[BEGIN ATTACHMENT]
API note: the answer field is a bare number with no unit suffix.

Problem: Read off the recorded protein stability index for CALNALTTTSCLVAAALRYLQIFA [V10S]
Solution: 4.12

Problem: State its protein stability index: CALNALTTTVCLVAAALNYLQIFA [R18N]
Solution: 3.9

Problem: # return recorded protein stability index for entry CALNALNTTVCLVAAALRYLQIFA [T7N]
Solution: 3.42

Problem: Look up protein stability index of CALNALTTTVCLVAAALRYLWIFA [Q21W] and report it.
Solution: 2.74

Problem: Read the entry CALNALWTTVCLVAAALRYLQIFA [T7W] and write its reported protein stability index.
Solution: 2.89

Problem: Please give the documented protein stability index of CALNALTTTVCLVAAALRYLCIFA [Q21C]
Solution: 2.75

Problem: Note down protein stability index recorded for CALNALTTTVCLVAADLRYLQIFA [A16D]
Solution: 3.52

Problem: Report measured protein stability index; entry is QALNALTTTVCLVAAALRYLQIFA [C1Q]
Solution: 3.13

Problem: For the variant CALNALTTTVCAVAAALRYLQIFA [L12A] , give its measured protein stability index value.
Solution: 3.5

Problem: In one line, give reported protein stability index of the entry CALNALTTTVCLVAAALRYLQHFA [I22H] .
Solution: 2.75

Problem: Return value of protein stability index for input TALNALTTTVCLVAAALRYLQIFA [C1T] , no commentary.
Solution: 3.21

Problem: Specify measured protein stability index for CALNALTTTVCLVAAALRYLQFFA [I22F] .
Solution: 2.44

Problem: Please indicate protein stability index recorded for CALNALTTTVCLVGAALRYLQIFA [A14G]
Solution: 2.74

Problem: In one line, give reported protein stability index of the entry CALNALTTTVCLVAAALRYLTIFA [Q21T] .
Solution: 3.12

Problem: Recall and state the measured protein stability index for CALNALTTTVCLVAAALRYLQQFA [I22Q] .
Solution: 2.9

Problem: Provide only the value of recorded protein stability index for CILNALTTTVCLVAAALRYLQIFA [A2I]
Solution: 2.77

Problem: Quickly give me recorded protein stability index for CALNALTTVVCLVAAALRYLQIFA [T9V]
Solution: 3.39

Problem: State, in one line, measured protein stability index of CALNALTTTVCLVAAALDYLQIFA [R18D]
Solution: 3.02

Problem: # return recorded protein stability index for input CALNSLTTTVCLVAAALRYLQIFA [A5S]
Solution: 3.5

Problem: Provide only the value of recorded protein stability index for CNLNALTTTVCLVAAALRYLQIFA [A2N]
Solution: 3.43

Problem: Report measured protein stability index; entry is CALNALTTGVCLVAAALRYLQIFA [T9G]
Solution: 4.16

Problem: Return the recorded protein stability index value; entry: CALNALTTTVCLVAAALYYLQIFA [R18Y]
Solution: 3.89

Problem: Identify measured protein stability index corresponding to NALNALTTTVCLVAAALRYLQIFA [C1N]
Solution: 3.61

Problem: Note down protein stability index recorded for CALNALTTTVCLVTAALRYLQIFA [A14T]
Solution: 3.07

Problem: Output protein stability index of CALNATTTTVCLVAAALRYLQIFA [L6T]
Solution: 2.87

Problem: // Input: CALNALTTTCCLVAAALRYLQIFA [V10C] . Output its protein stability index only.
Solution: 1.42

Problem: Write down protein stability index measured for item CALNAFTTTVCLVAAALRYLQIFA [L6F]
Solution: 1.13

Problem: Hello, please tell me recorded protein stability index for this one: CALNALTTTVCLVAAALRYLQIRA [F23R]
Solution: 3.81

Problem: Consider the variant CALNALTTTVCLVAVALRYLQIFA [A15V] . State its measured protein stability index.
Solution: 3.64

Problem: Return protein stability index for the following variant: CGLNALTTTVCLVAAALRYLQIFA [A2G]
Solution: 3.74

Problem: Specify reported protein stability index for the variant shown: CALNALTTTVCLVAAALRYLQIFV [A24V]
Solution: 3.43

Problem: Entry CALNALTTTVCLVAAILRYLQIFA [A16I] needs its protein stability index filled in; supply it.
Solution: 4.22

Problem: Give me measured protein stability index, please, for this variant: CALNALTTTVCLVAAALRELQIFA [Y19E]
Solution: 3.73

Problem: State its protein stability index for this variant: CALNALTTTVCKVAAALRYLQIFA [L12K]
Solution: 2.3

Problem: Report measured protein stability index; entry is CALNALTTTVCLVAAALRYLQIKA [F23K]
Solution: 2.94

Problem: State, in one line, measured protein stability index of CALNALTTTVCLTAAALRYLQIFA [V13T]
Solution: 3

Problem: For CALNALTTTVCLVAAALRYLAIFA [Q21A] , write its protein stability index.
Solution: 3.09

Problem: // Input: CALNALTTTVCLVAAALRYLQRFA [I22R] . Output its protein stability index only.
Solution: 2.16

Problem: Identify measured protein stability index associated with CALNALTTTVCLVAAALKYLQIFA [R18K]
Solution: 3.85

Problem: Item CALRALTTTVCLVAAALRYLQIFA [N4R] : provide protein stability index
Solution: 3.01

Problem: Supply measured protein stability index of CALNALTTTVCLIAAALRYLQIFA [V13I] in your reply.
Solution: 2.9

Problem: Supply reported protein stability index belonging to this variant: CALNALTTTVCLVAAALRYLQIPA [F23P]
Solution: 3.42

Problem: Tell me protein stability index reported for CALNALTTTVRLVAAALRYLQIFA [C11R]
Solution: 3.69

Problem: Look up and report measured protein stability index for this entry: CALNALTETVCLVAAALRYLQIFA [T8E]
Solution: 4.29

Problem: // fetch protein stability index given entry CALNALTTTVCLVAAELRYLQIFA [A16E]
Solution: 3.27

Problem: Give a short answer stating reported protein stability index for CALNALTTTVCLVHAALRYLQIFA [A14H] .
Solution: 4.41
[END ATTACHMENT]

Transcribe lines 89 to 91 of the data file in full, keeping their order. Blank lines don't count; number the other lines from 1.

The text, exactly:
Solution: 4.29

Problem: // fetch protein stability index given entry CALNALTTTVCLVAAELRYLQIFA [A16E]
Solution: 3.27